Wilkinson said a main reason more customers don’t consider cash sales options for oxygen is they simply don’t know the opportunity exists. Ty Bello, President and Founder, Team@Work, agreed, pointing out that the industry needs to more diligently educate and market to this demographic.
Marketing to oxygen cash sales customers
“We need to target this demographic,” Bello says. “What do they read, where do they go, who are their physicians? Market to the medical community and be specific about who you share your POC program with. Then launch a full campaign around the POC. Talk about the features and benefits of such a device and how it will impact their lifestyle. Use advertisements, and even articles that can be written and published in the local paper. The ‘campaign’ cannot be a onetime advertisement, but a commitment to a long-term solution to a demographic that needs and desires this product. Do not fool yourself that the numbers are equivalent to that of the traditional oxygen patient because they are not, but there is a significant population for you to reach.”
When marketing to this demographic, Lazzaro advises to remember that oxygen patients typically want to carry on their daily lives and be independent while treating their conditions discreetly.
“Advertising that demonstrates patients enjoying an active lifestyle and having the ability to be mobile typically resonates well with this patient class,” he says. “When marketing POCs, providers should consider messages that may also reach the family members of COPD patients, who may be able to afford these devices and be willing to purchase them for their family members.”
Wilkinson notes that a retail sales approach has been difficult for providers because they have traditionally focused their marketing and sales efforts toward physicians. Providers do a terrific job of taking care of patients once they get them, he said, but they have a weakness when it comes to marketing to patients.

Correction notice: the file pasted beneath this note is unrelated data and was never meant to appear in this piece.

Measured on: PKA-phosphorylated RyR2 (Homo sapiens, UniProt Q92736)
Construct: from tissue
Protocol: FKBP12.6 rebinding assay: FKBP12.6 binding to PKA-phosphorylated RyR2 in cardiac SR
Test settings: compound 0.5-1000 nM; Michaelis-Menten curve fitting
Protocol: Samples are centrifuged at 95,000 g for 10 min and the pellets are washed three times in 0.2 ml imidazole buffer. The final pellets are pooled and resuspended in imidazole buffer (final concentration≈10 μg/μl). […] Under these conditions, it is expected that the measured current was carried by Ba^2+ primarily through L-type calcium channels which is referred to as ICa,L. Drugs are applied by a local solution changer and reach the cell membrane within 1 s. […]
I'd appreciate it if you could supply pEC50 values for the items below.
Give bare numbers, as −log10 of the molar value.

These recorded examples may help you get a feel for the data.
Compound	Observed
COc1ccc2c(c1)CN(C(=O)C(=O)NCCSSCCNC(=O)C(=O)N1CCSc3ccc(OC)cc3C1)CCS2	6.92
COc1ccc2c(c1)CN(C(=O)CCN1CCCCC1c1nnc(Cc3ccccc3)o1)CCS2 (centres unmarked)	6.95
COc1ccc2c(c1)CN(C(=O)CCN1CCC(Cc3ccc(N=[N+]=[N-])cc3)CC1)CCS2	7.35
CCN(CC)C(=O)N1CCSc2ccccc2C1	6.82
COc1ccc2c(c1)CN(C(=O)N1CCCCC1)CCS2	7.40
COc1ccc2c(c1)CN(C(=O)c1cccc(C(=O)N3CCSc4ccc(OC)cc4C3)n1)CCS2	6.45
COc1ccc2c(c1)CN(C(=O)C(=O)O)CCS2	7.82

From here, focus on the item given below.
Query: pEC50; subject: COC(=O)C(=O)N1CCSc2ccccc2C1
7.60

“For maximum success, providers need to educate themselves and become proficient in patient marketing — attracting patients directly and efficiently,” Wilkinson says. “In addition, providers need to review their product strategy — patients pay out of pocket for premium products that provide incremental value versus their options through the traditional insurance reimbursement system. So it’s imperative to have a product offering that delivers not only what patients need but also what they want to be successful.”
For in-store sales, Bello recommended that when a customer enters a store, providers should perform a casual conversational interview.
“Obviously we are looking for those customer who are already on oxygen with us and our interest lies in their lifestyle, frequency they currently ambulate, number of days, and length of time for each,” he said. “Then our focus should shift to if this is meeting their needs and if they had the option of increasing travel would they like that. Then we can introduce the POC offering as an option.”
Finally, Lazzaro points out that providers should display products to demonstrate exact weight and size, which lets patients compare POCs to other devices. The provider should also be able to educate the patients on the tradeoffs that all POCs need to make, such as weight versus oxygen output versus battery life.
“Making the patient aware of these tradeoffs,” Lazzaro says, “will help with sales opportunities and a more satisfied patient customer.”
This article originally appeared in the September 2014 issue of HME Business.
Joseph Duffy is a freelance writer and marketing consultant, and a regular contributor to HME Business and DME Pharmacy. He can be reached via e-mail at firstname.lastname@example.org.